FIG. 3 more fully illustrates the arrangement of the magnetic field generating coils 38 and the associated foil supports 26, along with the foils 36. It can be seen in the embodiment, as shown, that five individual foil supports are utilized. Here again, the desired number of foil supports 26 and associated foils 36 can vary, depending upon the size of the structure and the intended use.
The foil supports 26 are preferably also made of a magnetically oriented material. In this case, they may be stamped out of a pattern and capable of being tensioned, as previously described.
FIG. 4 illustrates a slightly modified form of foil support arrangement, utilizing a foil support 42, which is also arcuately shaped and somewhat similar in configuration to the foil support 26. A magnetic field generating coil 44 also surrounds and is mounted on the foil support 42. A foil 46 surrounds the entire foil support 42 in the embodiment, as shown. This foil 46 could actually be of a continuous construction, if desired. Otherwise, it would be provided with ends which are affixed to the support 42 at or in proximity to the region of the magnetic field generating coil 44.
FIG. 5 illustrates an embodiment of a foil support arrangement utilizing a foil support 48 with a foil 50 trained entirely therearound. A rotatable rod 52 is located on the exterior surface of the foil support 48 and the foil 50 is also trained around an affixed to this rod 52. The rod 52 is journaled for rotation individually and independently of this foil support 48. In this way, as the rod 52 is rotated, it will create a greater tension on the foil 50. Thus, the amount of tension which is imposed on the foil 50 can be adjusted in accordance with the present invention.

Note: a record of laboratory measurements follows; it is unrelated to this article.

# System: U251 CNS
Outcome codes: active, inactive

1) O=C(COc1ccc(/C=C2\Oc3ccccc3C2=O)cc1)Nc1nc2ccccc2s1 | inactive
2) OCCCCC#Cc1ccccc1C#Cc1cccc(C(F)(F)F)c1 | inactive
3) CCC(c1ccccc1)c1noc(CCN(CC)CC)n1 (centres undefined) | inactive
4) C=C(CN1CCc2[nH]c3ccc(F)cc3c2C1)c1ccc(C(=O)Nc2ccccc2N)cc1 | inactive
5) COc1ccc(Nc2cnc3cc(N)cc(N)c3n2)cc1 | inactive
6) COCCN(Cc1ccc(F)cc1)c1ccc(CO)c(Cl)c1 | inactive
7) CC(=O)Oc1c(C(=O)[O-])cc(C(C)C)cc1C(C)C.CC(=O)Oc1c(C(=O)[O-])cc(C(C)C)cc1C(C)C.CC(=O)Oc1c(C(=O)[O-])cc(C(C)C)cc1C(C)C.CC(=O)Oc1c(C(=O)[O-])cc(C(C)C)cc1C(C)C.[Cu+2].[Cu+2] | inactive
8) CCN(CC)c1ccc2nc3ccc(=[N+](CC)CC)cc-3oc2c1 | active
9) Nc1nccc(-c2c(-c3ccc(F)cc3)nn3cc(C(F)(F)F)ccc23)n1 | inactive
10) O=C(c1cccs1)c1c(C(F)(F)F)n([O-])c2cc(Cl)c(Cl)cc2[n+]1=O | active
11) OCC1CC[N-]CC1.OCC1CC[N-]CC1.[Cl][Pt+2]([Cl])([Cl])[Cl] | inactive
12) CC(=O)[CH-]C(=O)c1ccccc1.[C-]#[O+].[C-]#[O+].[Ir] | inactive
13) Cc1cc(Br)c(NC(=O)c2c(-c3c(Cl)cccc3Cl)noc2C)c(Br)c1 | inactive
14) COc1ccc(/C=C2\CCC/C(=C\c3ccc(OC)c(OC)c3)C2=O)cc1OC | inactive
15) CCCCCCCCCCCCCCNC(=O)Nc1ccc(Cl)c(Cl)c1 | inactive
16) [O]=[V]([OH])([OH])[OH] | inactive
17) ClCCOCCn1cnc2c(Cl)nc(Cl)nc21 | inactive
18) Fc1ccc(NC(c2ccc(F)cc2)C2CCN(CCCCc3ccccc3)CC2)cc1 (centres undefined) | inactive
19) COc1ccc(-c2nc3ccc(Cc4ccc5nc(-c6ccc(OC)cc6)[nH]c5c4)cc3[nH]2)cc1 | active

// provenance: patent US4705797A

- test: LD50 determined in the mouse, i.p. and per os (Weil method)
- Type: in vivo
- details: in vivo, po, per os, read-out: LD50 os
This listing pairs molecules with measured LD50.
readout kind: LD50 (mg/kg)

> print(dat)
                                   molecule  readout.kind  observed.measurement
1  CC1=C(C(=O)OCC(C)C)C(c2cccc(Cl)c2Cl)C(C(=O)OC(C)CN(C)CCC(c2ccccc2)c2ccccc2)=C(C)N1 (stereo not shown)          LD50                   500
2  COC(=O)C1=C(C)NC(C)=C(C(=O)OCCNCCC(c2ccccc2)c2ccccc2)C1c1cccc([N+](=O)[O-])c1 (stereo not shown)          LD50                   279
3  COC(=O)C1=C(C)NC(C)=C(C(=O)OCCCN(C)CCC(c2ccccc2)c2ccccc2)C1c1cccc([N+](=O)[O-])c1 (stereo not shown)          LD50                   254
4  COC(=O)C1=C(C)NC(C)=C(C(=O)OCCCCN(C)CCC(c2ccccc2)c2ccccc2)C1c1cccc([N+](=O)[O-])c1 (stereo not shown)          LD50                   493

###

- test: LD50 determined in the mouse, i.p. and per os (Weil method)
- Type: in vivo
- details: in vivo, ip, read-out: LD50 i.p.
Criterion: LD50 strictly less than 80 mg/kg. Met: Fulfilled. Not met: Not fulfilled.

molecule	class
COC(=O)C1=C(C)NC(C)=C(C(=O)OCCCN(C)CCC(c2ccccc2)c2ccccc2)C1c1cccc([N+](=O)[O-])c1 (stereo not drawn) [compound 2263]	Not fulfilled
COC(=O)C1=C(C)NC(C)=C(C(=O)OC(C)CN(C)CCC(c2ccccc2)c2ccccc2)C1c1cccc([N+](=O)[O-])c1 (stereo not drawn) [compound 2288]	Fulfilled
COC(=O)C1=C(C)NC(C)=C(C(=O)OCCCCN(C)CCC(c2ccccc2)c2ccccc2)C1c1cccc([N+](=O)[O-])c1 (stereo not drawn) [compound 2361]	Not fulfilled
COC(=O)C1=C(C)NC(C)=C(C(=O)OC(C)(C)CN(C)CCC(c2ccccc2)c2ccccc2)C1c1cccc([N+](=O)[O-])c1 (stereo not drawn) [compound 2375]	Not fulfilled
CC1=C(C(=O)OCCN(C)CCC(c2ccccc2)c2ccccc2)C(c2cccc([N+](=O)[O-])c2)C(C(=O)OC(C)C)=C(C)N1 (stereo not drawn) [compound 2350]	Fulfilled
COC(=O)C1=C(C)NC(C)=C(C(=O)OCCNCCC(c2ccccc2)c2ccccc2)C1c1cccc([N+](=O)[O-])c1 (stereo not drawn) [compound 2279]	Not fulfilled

FIG. 6 also illustrates a further foil support arrangement, utilizing a foil support 54, having a foil 56 completely trained therearound. In this case, the foil support 56 is preferably of a continuous nature. The foil support 54 is provided with a recess 58 on its exterior surface and is capable of receiving a pin or rod 60 bearing against an outer surface thereof. In this way it can be seen that the foil 56 is located beneath the pin or rod 60 so that the latter can be forced into the recess 58. The recess 58 is provided with a pair of inwardly projecting ears 62 integral with opposite sides of the foil support 54 so as to barely, but nevertheless, snugly receive the pin or rod 60 so that the latter can be introduced into and retentively retained in the recess 58. Thus, by forcing the pin or rod 60 into the recess 58, tension will be imposed on the foil 56. While this type of arrangement does not necessarily provide the amount of adjustability, as provided in the arrangement of FIG. 5, it is still, nevertheless, effective for maintaining tension on the foil 56.